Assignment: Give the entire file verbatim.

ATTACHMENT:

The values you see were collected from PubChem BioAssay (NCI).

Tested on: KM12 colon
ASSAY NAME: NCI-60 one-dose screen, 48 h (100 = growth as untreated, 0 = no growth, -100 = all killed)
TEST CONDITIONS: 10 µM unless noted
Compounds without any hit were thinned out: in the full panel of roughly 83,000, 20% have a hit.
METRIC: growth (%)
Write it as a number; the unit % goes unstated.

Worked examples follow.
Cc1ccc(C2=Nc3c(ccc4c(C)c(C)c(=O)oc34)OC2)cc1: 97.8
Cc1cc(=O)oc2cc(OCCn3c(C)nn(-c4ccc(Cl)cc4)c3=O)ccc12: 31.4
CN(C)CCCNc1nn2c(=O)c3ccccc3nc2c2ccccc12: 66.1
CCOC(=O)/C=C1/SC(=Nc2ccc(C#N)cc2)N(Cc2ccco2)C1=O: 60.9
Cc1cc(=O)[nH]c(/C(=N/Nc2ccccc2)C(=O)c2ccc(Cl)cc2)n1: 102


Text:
The values you see were collected from PubChem BioAssay (NCI).

Tested on: KM12 colon
ASSAY NAME: NCI-60 one-dose screen, 48 h (100 = growth as untreated, 0 = no growth, -100 = all killed)
TEST CONDITIONS: 10 µM unless noted
Compounds without any hit were thinned out: in the full panel of roughly 83,000, 20% have a hit.
METRIC: growth (%)
Write it as a number; the unit % goes unstated.

Worked examples follow.
Cc1ccc(C2=Nc3c(ccc4c(C)c(C)c(=O)oc34)OC2)cc1: 97.8
Cc1cc(=O)oc2cc(OCCn3c(C)nn(-c4ccc(Cl)cc4)c3=O)ccc12: 31.4
CN(C)CCCNc1nn2c(=O)c3ccccc3nc2c2ccccc12: 66.1
CCOC(=O)/C=C1/SC(=Nc2ccc(C#N)cc2)N(Cc2ccco2)C1=O: 60.9
Cc1cc(=O)[nH]c(/C(=N/Nc2ccccc2)C(=O)c2ccc(Cl)cc2)n1: 102